Many ‘low-risk’ sex offenders not being assessed by Lincolnshire Police, report reveals

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Lincolnshire Police have been criticised for postponing assessments of registered sex offenders and failing to respond to reports of missing children effectively.

A police effectiveness report published by Her Majesty’s Inspectorate of Constabulary (HMIC) on February 18 has ranked the force overall as ‘requires improvement’ at investigating crime, managing offenders, protecting vulnerable people from harm, and supporting victims.

Inspectors uncovered a worrying backlog in the completion of assessments on sex offenders, which have been temporarily suspended on so-called low-risk offenders while officers complete statutory visits on other registered criminals.

The report also criticised the force for not having “a co-ordinated or consistently well-supervised process” for responding to reports of missing children.

HMIC assessors expressed their concerns that the force does not always involve sufficient specialists in complex cases involving serious sexual offences and domestic abuse.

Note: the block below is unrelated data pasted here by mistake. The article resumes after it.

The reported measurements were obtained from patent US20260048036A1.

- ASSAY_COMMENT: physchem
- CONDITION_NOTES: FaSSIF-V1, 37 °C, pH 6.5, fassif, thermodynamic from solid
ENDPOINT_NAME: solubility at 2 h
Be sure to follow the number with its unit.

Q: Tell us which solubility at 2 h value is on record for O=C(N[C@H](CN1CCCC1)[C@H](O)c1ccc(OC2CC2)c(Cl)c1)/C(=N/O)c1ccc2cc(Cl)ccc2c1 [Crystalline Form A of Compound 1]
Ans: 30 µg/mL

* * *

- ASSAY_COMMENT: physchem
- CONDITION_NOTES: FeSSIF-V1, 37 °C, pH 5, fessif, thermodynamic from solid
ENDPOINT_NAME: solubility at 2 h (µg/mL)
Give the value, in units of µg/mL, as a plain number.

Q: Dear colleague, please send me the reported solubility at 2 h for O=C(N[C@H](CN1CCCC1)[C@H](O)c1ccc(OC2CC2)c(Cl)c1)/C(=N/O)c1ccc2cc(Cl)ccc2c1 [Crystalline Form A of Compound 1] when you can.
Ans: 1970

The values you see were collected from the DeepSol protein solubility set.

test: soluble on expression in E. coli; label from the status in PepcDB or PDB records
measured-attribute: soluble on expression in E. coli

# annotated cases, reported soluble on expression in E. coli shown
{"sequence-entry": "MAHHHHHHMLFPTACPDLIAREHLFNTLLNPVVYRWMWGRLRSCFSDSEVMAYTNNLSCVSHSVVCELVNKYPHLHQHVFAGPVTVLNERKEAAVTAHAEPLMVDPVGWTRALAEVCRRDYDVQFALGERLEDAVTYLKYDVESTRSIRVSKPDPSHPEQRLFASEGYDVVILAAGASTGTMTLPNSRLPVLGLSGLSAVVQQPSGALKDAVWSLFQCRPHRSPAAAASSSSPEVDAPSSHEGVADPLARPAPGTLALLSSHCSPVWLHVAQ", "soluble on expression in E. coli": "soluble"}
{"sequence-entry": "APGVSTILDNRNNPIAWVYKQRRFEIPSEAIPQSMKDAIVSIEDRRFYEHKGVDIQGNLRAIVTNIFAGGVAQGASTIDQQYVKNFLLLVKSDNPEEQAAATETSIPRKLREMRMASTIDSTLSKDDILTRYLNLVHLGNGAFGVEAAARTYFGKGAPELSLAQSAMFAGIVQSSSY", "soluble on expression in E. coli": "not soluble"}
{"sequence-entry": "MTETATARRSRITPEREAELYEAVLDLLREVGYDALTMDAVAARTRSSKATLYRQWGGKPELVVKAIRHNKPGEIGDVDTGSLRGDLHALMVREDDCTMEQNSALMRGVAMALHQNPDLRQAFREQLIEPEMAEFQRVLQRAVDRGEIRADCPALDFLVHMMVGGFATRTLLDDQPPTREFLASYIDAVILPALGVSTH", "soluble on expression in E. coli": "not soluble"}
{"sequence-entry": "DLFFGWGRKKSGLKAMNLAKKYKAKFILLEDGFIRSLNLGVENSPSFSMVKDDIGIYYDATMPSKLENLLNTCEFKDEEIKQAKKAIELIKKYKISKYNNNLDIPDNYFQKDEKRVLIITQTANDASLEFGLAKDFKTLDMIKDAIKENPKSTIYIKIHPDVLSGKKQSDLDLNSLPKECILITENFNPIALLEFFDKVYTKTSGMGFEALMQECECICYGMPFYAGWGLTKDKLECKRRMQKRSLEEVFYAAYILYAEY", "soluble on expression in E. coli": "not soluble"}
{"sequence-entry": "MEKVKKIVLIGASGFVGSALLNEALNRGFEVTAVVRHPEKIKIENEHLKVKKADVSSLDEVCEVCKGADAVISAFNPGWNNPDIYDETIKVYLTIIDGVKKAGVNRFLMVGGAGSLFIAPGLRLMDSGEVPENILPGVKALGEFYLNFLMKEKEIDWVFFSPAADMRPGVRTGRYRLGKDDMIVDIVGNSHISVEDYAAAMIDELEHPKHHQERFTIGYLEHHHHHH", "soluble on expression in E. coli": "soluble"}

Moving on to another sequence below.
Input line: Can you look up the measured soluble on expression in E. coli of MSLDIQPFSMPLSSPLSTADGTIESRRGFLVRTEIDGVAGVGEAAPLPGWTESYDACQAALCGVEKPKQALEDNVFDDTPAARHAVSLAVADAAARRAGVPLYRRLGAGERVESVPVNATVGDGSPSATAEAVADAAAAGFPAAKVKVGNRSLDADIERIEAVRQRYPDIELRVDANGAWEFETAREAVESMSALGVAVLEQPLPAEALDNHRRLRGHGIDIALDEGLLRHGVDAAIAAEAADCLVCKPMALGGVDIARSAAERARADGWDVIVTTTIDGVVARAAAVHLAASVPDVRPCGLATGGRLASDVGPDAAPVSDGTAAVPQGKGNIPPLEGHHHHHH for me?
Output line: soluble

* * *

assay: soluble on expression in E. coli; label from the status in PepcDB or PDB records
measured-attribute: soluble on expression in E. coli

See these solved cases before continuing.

On a more positive note, inspectors found that the force was ‘good’ at keeping residents safe by reducing crime and anti-social behaviour, and effective at tackling serious and organised crime.

The report also highlighted that reported crime has continued to fall in Lincolnshire, and that police have a “robust” system for recording domestic abuse offences.

The children’s charity NSPCC described the findings as “deeply disturbing”.

A spokesperson for the charity said: “We are concerned that as child abusers increasingly groom and abuse victims online too many forces are lagging behind the offenders in this advanced cyber-age.

“As more victims of child abuse and exploitation continue to come forward, it’s essential that all the police are properly trained and equipped to respond to these most horrific of crimes.”

Deputy Chief Constable of Lincolnshire Police, Heather Roach, said: “We are currently reorganising some of our resources to respond to emerging threats and areas including child sexual exploitation, missing persons investigations and domestic abuse.

“These changes will improve our performance in these areas.”

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